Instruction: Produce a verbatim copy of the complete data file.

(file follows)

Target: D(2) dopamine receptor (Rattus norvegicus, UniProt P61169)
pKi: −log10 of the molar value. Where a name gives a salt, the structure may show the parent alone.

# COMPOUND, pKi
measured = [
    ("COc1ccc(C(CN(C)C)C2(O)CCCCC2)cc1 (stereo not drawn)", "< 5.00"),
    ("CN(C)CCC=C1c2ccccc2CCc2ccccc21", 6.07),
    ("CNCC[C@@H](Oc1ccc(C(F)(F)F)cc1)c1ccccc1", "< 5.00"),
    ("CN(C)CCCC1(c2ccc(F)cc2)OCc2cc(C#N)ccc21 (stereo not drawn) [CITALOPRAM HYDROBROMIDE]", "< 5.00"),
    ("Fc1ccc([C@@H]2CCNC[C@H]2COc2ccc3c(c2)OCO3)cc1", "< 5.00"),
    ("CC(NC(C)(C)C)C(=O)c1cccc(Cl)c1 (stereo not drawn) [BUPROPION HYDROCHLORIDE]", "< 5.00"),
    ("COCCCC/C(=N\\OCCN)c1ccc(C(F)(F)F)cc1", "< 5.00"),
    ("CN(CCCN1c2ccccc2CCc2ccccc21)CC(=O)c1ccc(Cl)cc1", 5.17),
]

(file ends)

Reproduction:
Target: D(2) dopamine receptor (Rattus norvegicus, UniProt P61169)
pKi: −log10 of the molar value. Where a name gives a salt, the structure may show the parent alone.

# COMPOUND, pKi
measured = [
    ("COc1ccc(C(CN(C)C)C2(O)CCCCC2)cc1 (stereo not drawn)", "< 5.00"),
    ("CN(C)CCC=C1c2ccccc2CCc2ccccc21", 6.07),
    ("CNCC[C@@H](Oc1ccc(C(F)(F)F)cc1)c1ccccc1", "< 5.00"),
    ("CN(C)CCCC1(c2ccc(F)cc2)OCc2cc(C#N)ccc21 (stereo not drawn) [CITALOPRAM HYDROBROMIDE]", "< 5.00"),
    ("Fc1ccc([C@@H]2CCNC[C@H]2COc2ccc3c(c2)OCO3)cc1", "< 5.00"),
    ("CC(NC(C)(C)C)C(=O)c1cccc(Cl)c1 (stereo not drawn) [BUPROPION HYDROCHLORIDE]", "< 5.00"),
    ("COCCCC/C(=N\\OCCN)c1ccc(C(F)(F)F)cc1", "< 5.00"),
    ("CN(CCCN1c2ccccc2CCc2ccccc21)CC(=O)c1ccc(Cl)cc1", 5.17),
]